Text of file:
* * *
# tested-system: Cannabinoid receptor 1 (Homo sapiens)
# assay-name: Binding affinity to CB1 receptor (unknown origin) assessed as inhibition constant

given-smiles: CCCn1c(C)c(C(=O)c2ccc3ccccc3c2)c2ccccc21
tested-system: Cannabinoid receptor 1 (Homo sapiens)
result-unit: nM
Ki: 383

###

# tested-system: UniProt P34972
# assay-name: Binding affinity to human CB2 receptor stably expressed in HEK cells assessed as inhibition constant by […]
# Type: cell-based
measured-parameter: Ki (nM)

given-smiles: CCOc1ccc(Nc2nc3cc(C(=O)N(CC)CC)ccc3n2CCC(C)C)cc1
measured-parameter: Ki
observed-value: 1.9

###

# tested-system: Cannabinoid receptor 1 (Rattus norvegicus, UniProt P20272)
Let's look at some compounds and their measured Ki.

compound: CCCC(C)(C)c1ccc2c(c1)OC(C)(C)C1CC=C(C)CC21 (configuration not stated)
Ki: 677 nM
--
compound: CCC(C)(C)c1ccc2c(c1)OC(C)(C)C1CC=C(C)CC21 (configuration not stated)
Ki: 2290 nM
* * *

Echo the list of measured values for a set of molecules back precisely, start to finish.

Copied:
# tested-system: Cannabinoid receptor 1 (Homo sapiens)
# assay-name: Binding affinity to CB1 receptor (unknown origin) assessed as inhibition constant

given-smiles: CCCn1c(C)c(C(=O)c2ccc3ccccc3c2)c2ccccc21
tested-system: Cannabinoid receptor 1 (Homo sapiens)
result-unit: nM
Ki: 383

###

# tested-system: UniProt P34972
# assay-name: Binding affinity to human CB2 receptor stably expressed in HEK cells assessed as inhibition constant by […]
# Type: cell-based
measured-parameter: Ki (nM)

given-smiles: CCOc1ccc(Nc2nc3cc(C(=O)N(CC)CC)ccc3n2CCC(C)C)cc1
measured-parameter: Ki
observed-value: 1.9

###

# tested-system: Cannabinoid receptor 1 (Rattus norvegicus, UniProt P20272)
Let's look at some compounds and their measured Ki.

compound: CCCC(C)(C)c1ccc2c(c1)OC(C)(C)C1CC=C(C)CC21 (configuration not stated)
Ki: 677 nM
--
compound: CCC(C)(C)c1ccc2c(c1)OC(C)(C)C1CC=C(C)CC21 (configuration not stated)
Ki: 2290 nM